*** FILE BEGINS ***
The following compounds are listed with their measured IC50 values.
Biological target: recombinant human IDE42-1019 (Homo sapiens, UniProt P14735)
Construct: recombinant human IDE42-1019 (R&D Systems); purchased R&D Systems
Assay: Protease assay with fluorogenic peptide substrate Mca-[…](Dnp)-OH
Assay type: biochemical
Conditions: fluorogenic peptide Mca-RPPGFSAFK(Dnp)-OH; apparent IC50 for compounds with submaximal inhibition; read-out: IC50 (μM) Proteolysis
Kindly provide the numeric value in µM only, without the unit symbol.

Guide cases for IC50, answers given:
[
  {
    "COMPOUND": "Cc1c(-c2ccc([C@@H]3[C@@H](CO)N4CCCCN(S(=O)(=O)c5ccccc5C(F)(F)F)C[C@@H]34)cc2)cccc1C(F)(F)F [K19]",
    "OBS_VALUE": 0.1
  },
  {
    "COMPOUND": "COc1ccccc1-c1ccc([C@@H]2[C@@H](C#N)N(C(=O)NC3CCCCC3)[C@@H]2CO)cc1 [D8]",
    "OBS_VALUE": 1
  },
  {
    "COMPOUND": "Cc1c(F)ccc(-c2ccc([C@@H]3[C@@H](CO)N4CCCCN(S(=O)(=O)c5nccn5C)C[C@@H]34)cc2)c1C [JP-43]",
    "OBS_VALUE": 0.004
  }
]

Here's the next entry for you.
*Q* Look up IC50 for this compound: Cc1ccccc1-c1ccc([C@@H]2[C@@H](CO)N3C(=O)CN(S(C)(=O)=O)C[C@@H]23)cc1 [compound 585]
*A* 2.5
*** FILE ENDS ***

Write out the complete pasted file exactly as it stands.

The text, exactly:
The following compounds are listed with their measured IC50 values.
Biological target: recombinant human IDE42-1019 (Homo sapiens, UniProt P14735)
Construct: recombinant human IDE42-1019 (R&D Systems); purchased R&D Systems
Assay: Protease assay with fluorogenic peptide substrate Mca-[…](Dnp)-OH
Assay type: biochemical
Conditions: fluorogenic peptide Mca-RPPGFSAFK(Dnp)-OH; apparent IC50 for compounds with submaximal inhibition; read-out: IC50 (μM) Proteolysis
Kindly provide the numeric value in µM only, without the unit symbol.

Guide cases for IC50, answers given:
[
  {
    "COMPOUND": "Cc1c(-c2ccc([C@@H]3[C@@H](CO)N4CCCCN(S(=O)(=O)c5ccccc5C(F)(F)F)C[C@@H]34)cc2)cccc1C(F)(F)F [K19]",
    "OBS_VALUE": 0.1
  },
  {
    "COMPOUND": "COc1ccccc1-c1ccc([C@@H]2[C@@H](C#N)N(C(=O)NC3CCCCC3)[C@@H]2CO)cc1 [D8]",
    "OBS_VALUE": 1
  },
  {
    "COMPOUND": "Cc1c(F)ccc(-c2ccc([C@@H]3[C@@H](CO)N4CCCCN(S(=O)(=O)c5nccn5C)C[C@@H]34)cc2)c1C [JP-43]",
    "OBS_VALUE": 0.004
  }
]

Here's the next entry for you.
*Q* Look up IC50 for this compound: Cc1ccccc1-c1ccc([C@@H]2[C@@H](CO)N3C(=O)CN(S(C)(=O)=O)C[C@@H]23)cc1 [compound 585]
*A* 2.5